Optional Standards, Implementation Specifications, and Certification Criteria. We believe that additional flexibility and specificity can be introduced into this and future cycles of rulemaking through the adoption and designation of “optional” standards, implementation specifications, and certification criteria. Optional standards, implementation specifications, and certification criteria would be voluntary and would not be required for testing and certifying a Complete EHR or EHR Module. We believe that optional standards, implementation specifications, and certification criteria will also help better prepare the HIT industry for future mandatory certification requirements.

Standards and Backwards Compatibility. In previous rulemakings, specifically the Secretary's adoption of electronic prescribing (e-prescribing) standards (70 FR 67579) related to the Medicare Part D prescription drug program, HHS discussed a process to improve flexibility in regulatory requirements which involves “backwards compatibility.” HHS described backwards compatibility as meaning that a newer version of a standard retains at a minimum the full functionality of the version previously adopted in regulation, and that the newer version would permit the successful completion of the applicable transaction(s) with entities that continue to use the older version(s). HHS discussed that if a newer version of a standard were backward compatible with an adopted standard, it would be possible to pursue a more expedited approach to permit the utilization of the newer version while still remaining in compliance with the law. We believe that the approach established in the e-prescribing rulemaking could be leveraged in many situations for the standards and implementation specifications adopted for HIT certification. However, we note that this approach can only be implemented when a newer version of a standard is technically capable of fully functioning with the adopted version of the standard to conduct the specified transaction.

Much like minimum code set standards, we could foresee possibly adopting a backward compatible version of a previously adopted standard and allowing entities to voluntarily use the newer version for a period of time. In such cases, much like a minimum code set standard, Complete EHR and EHR Module developers would be permitted to have their Complete EHR or EHR Module certified according to the adopted backward compatible version, and eligible professionals and eligible hospitals in possession of Certified EHR Technology would be permitted to upgrade voluntarily their Certified EHR Technology to include the adopted backwards compatible version. Given that we anticipate adopting new or modified standards, implementation specifications, and certification criteria every two years in sync with the initiation of a new meaningful use stage, we believe that the Secretary's adoption of backward compatible versions of standards would generally be limited to intermediate years (i.e.,2012 and 2014). To accomplish the adoption of a backwards compatible version, we would take an approach very similar to the approach described in the final e-prescribing regulation.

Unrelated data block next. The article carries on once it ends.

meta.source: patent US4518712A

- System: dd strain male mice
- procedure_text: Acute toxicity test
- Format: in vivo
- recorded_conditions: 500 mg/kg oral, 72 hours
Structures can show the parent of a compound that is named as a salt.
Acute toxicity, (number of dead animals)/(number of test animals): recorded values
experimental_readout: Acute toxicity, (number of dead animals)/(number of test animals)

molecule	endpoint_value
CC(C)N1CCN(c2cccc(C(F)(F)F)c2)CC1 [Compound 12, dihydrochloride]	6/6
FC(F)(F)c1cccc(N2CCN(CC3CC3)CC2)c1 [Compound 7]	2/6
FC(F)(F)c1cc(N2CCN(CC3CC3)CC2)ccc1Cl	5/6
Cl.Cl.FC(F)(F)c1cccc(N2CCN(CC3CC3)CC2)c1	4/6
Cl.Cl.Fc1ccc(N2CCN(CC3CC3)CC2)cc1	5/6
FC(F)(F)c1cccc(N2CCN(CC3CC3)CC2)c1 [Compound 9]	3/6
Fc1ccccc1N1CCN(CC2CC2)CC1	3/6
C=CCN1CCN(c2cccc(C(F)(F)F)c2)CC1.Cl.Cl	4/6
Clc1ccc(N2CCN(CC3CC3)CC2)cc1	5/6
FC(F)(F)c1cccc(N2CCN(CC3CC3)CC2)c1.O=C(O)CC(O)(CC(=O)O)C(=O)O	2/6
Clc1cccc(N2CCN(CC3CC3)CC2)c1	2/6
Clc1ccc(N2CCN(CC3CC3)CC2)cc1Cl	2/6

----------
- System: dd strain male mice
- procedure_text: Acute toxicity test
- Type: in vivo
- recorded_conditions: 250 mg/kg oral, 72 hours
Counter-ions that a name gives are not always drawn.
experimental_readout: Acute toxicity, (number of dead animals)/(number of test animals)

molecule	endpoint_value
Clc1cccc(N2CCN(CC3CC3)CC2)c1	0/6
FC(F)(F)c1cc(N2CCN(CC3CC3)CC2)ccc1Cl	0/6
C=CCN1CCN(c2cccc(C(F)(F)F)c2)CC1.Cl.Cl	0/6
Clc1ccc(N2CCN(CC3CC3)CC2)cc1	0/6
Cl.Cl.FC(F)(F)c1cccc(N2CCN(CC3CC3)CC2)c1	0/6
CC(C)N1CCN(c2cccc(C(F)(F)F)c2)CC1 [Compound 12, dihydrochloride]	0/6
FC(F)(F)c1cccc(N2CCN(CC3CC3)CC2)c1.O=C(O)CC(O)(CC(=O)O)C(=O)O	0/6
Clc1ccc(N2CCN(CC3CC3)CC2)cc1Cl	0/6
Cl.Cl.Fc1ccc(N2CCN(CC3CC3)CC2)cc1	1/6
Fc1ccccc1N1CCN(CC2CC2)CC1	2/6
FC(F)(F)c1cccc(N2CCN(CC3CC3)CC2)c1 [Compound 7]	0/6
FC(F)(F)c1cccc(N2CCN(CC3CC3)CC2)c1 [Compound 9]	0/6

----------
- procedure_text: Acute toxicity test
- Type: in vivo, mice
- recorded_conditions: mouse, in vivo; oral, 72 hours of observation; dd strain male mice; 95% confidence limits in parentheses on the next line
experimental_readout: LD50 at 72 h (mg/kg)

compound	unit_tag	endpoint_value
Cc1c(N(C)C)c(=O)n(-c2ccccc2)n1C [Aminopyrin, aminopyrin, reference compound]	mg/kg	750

We would first review whether the new version of an adopted standard retains at a minimum the full functionality of the adopted version of the standard as well as whether it enables the successful completion of the applicable transaction(s) with entities that continue to use the older version(s). We would then review whether a standard should be updated with a new version and whether use of either the new version or the older version would be considered compliant as well as whether use of the new version would conflict with any already existing regulatory requirements. If we believe that the Secretary's adoption of a newer version of a standard on a voluntarybasis would be appropriate, we would then seek the advice of the HIT Standards Committee to evaluate the newer version of the standard and to solicit relevant public input. The Secretary would then recognize or adopt for voluntary use the new version of the standard in a Federal Register publication. At that point, use of either the new or old version would be considered compliant. Entities that would voluntarily adopt the later backward compatible version of the standard would remain obligated to accommodate the earlier adopted version without modification. Prior to the Department formally retiring the older version of the standard and mandating the use of the later version, the Department would engage in notice and comment rulemaking.

2. Transport Standards

Comments. Generally, commenters echoed one of two responses: Some urged for the complete removal of SOAP and REST and others requested that we provide detailed implementation specifications for SOAP and REST along with the identification of the transactions to which SOAP and REST were applicable. Some commenters also stated that neither standard was sufficiently specified in order to ensure interoperability, while others pointed out that it appeared that we had globally applied the usage of SOAP or REST to all adopted standards, which, if true, would cause conflicts with several adopted standards (e.g., it was noted that the HL7 standards we adopted utilize Minimum Lower Layer Protocol (MLLP) as the transport standard and not SOAP or REST).